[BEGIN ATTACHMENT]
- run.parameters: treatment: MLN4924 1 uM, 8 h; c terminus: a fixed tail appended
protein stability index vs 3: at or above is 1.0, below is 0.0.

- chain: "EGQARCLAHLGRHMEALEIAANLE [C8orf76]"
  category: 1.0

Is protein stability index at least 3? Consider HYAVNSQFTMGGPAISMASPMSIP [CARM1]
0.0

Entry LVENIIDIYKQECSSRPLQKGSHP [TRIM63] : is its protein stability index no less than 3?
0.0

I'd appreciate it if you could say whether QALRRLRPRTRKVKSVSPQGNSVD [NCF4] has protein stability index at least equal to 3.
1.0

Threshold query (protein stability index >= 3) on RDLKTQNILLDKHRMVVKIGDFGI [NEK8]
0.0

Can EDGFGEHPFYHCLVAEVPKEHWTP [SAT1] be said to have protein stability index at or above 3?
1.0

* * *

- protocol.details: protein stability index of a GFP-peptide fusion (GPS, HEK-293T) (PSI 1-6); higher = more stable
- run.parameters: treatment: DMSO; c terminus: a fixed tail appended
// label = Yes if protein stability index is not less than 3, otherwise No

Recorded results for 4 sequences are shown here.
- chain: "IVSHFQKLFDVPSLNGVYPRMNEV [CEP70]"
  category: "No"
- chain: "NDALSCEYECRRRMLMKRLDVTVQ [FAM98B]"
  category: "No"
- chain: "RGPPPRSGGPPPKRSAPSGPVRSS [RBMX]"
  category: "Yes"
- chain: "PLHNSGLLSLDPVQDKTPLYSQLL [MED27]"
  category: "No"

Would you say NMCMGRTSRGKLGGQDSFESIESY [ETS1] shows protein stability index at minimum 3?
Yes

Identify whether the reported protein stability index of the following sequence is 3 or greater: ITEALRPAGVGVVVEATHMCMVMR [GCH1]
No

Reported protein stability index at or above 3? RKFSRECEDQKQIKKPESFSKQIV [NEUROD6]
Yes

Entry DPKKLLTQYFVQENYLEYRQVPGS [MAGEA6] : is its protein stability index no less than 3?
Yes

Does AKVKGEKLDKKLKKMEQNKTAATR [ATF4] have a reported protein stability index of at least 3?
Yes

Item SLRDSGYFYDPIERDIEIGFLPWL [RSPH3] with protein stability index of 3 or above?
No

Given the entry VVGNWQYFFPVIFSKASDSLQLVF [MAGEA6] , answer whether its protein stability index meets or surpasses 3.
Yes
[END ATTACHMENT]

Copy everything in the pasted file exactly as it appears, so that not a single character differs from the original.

- run.parameters: treatment: MLN4924 1 uM, 8 h; c terminus: a fixed tail appended
protein stability index vs 3: at or above is 1.0, below is 0.0.

- chain: "EGQARCLAHLGRHMEALEIAANLE [C8orf76]"
  category: 1.0

Is protein stability index at least 3? Consider HYAVNSQFTMGGPAISMASPMSIP [CARM1]
0.0

Entry LVENIIDIYKQECSSRPLQKGSHP [TRIM63] : is its protein stability index no less than 3?
0.0

I'd appreciate it if you could say whether QALRRLRPRTRKVKSVSPQGNSVD [NCF4] has protein stability index at least equal to 3.
1.0

Threshold query (protein stability index >= 3) on RDLKTQNILLDKHRMVVKIGDFGI [NEK8]
0.0

Can EDGFGEHPFYHCLVAEVPKEHWTP [SAT1] be said to have protein stability index at or above 3?
1.0

* * *

- protocol.details: protein stability index of a GFP-peptide fusion (GPS, HEK-293T) (PSI 1-6); higher = more stable
- run.parameters: treatment: DMSO; c terminus: a fixed tail appended
// label = Yes if protein stability index is not less than 3, otherwise No

Recorded results for 4 sequences are shown here.
- chain: "IVSHFQKLFDVPSLNGVYPRMNEV [CEP70]"
  category: "No"
- chain: "NDALSCEYECRRRMLMKRLDVTVQ [FAM98B]"
  category: "No"
- chain: "RGPPPRSGGPPPKRSAPSGPVRSS [RBMX]"
  category: "Yes"
- chain: "PLHNSGLLSLDPVQDKTPLYSQLL [MED27]"
  category: "No"

Would you say NMCMGRTSRGKLGGQDSFESIESY [ETS1] shows protein stability index at minimum 3?
Yes

Identify whether the reported protein stability index of the following sequence is 3 or greater: ITEALRPAGVGVVVEATHMCMVMR [GCH1]
No

Reported protein stability index at or above 3? RKFSRECEDQKQIKKPESFSKQIV [NEUROD6]
Yes

Entry DPKKLLTQYFVQENYLEYRQVPGS [MAGEA6] : is its protein stability index no less than 3?
Yes

Does AKVKGEKLDKKLKKMEQNKTAATR [ATF4] have a reported protein stability index of at least 3?
Yes

Item SLRDSGYFYDPIERDIEIGFLPWL [RSPH3] with protein stability index of 3 or above?
No

Given the entry VVGNWQYFFPVIFSKASDSLQLVF [MAGEA6] , answer whether its protein stability index meets or surpasses 3.
Yes